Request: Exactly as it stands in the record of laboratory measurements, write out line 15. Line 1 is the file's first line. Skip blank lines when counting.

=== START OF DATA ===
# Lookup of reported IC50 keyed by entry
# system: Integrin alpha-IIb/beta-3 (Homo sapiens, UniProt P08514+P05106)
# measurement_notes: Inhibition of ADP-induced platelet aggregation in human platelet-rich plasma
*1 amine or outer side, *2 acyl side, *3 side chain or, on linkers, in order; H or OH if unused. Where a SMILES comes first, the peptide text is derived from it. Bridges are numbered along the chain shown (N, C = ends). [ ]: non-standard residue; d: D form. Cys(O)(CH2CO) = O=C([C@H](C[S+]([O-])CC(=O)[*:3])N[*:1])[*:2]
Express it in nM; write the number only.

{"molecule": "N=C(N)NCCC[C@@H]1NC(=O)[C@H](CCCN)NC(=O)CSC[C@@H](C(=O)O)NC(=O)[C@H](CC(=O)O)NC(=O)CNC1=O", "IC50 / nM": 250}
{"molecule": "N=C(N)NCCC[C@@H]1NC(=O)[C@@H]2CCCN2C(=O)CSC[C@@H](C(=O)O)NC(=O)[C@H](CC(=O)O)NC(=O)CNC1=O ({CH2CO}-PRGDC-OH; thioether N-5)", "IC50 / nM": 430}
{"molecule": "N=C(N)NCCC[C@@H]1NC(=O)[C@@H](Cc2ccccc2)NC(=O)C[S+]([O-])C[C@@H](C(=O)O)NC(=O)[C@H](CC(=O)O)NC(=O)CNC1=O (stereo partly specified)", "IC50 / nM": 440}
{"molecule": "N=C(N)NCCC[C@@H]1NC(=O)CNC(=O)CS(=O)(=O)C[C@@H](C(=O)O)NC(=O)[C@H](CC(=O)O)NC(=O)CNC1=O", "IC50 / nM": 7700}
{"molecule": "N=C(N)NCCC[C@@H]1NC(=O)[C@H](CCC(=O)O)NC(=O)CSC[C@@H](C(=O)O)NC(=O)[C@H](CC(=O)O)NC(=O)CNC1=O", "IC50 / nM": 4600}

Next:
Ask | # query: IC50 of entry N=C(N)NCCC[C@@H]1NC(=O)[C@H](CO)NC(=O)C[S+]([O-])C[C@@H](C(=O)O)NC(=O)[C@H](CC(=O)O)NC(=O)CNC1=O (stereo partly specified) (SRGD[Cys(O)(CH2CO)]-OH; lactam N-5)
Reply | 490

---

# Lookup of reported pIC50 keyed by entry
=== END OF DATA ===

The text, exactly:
# Lookup of reported pIC50 keyed by entry